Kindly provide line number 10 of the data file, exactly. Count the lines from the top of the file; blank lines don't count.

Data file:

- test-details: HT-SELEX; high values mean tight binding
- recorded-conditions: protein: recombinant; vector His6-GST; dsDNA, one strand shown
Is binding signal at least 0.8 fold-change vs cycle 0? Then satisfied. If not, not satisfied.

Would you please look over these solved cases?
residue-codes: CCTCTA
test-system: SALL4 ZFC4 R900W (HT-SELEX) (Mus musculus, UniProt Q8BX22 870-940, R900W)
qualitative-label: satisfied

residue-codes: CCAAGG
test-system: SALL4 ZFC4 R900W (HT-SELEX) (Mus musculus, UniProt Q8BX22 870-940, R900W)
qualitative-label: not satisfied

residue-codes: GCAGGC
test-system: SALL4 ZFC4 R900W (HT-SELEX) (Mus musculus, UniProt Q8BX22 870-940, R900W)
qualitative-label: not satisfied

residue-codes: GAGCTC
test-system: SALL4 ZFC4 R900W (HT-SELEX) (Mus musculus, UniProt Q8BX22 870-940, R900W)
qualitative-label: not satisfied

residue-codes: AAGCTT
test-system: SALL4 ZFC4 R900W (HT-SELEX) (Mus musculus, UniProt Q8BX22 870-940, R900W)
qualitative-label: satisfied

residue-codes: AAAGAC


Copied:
qualitative-label: not satisfied